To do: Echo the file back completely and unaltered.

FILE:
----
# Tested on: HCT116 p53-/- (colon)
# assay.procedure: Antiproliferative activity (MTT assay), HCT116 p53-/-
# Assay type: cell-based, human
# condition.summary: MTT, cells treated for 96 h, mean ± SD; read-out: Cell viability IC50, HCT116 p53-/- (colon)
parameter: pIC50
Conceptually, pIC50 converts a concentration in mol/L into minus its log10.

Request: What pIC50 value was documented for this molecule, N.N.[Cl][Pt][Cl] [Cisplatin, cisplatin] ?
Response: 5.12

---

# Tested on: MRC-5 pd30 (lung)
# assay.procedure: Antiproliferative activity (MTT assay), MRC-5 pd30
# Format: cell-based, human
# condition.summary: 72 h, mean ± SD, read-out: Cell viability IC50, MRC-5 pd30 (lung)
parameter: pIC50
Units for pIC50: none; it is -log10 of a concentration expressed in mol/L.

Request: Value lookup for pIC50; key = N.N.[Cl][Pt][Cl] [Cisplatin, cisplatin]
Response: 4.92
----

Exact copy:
# Tested on: HCT116 p53-/- (colon)
# assay.procedure: Antiproliferative activity (MTT assay), HCT116 p53-/-
# Assay type: cell-based, human
# condition.summary: MTT, cells treated for 96 h, mean ± SD; read-out: Cell viability IC50, HCT116 p53-/- (colon)
parameter: pIC50
Conceptually, pIC50 converts a concentration in mol/L into minus its log10.

Request: What pIC50 value was documented for this molecule, N.N.[Cl][Pt][Cl] [Cisplatin, cisplatin] ?
Response: 5.12

---

# Tested on: MRC-5 pd30 (lung)
# assay.procedure: Antiproliferative activity (MTT assay), MRC-5 pd30
# Format: cell-based, human
# condition.summary: 72 h, mean ± SD, read-out: Cell viability IC50, MRC-5 pd30 (lung)
parameter: pIC50
Units for pIC50: none; it is -log10 of a concentration expressed in mol/L.

Request: Value lookup for pIC50; key = N.N.[Cl][Pt][Cl] [Cisplatin, cisplatin]
Response: 4.92